SolaRoof projects are capable of producing the environmental conditions that would enable extensive study of such important issues at large scale and is also capable of cost effective exploitation of these techniques to maximize yield in commercial scale Controlled/Closed Environment Agriculture.
Where would you establish the project that you propose for studies? I am looking for American teams to collaborate with our EU research and development program, recently selected for funding (in Europe) by the Eco Innovation program. I can connect you with the key scientists who are leading our team and now organizing to implement the F2W2F (Food to Waste to Food) for regenerative, local food from food waste. In this system we use anaerobic digestion followed by aerobic stage conditioning of the liquid fraction of the biodigester output, which is then used for food crop irrigation. Our CO2 is sourced from the combustion of the BioGas (for purpose of electrical power generation), with the goal of containment of the resulting CO2 within the SolaRoof greenhouse. The gaseous, liquid and solids produced by the BioDigestion of the organic waste are therefore not “released” or “disposed” but are utilized for local, community based food regeneration. The balancing of these inputs and outputs is the the goal of the current study. We are seeking good theory for guidance of project design and our results will be a source of data – generated from 3 Pilots (1000 FT2) and one Demo (10,000 FT2) projects that will operationally gather a substantial data base for analysis.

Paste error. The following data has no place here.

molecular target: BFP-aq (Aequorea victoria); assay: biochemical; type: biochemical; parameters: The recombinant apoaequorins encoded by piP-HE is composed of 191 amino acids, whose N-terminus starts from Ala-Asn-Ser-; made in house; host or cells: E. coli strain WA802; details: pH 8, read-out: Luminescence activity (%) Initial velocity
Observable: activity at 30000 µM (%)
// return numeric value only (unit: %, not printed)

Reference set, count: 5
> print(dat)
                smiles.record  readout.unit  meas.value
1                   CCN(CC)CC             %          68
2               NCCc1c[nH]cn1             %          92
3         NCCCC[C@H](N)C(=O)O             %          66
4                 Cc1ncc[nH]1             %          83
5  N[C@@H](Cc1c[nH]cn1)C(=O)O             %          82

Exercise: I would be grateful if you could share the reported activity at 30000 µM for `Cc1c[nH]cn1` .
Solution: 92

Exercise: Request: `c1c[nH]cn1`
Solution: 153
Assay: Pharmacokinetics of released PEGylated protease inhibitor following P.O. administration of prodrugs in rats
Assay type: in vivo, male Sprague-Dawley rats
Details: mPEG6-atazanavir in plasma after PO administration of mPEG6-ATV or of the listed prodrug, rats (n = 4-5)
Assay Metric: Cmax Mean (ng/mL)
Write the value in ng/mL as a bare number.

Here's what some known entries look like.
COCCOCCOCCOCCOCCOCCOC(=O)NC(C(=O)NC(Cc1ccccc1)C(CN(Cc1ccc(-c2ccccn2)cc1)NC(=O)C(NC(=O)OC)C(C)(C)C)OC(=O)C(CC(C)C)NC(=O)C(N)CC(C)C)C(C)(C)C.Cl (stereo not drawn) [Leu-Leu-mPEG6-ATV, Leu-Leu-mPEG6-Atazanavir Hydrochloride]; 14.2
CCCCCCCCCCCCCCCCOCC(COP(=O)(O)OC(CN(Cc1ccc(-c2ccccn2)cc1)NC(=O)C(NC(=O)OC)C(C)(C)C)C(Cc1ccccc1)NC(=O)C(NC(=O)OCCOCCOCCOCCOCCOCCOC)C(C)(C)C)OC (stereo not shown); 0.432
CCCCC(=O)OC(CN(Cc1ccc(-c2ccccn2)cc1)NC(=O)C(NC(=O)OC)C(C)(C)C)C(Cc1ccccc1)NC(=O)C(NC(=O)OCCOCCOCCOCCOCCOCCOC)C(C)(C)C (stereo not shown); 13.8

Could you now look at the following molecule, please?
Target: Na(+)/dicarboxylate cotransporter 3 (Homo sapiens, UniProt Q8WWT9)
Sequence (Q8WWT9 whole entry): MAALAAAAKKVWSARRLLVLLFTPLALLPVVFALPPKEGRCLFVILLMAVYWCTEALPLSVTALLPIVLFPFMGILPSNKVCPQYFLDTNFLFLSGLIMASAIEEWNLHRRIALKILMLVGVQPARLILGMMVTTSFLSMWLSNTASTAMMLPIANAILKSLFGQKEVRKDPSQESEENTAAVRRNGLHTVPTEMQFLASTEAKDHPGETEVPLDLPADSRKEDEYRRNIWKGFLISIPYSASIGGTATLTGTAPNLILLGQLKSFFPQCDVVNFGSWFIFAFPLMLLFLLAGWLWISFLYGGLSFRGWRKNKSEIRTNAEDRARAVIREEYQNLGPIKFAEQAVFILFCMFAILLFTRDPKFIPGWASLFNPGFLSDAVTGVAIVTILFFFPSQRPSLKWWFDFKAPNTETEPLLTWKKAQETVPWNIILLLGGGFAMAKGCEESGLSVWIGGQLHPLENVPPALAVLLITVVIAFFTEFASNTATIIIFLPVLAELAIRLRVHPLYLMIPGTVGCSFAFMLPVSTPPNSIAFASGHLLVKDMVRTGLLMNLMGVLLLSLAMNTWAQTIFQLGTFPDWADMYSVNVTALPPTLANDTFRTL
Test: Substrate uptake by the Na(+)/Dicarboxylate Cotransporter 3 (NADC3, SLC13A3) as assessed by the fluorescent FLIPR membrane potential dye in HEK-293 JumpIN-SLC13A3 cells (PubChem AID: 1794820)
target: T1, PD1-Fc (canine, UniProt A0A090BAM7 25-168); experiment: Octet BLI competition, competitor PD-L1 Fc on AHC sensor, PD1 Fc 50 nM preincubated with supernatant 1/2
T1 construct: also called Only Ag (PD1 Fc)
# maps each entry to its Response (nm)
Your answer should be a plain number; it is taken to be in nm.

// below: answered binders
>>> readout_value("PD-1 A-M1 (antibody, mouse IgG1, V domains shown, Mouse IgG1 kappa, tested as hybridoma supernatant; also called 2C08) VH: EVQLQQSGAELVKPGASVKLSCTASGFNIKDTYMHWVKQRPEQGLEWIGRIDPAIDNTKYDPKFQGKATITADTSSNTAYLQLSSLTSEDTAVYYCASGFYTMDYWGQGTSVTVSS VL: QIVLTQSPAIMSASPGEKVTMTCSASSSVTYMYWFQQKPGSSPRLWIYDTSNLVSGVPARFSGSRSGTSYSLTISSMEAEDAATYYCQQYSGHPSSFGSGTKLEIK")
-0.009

School Of Physics / Solar Photovoltaic Studies
The Australian Government has a 20 percent renewable energy target – see http://www.climatechange.gov.au/government/initiatives/renewable-target.aspx. The target is set st be reached by 2020 which many thought was ambitious. In fact – States like S.A. have reached 22 percent already , mainly due to the rebates available for solar power installation.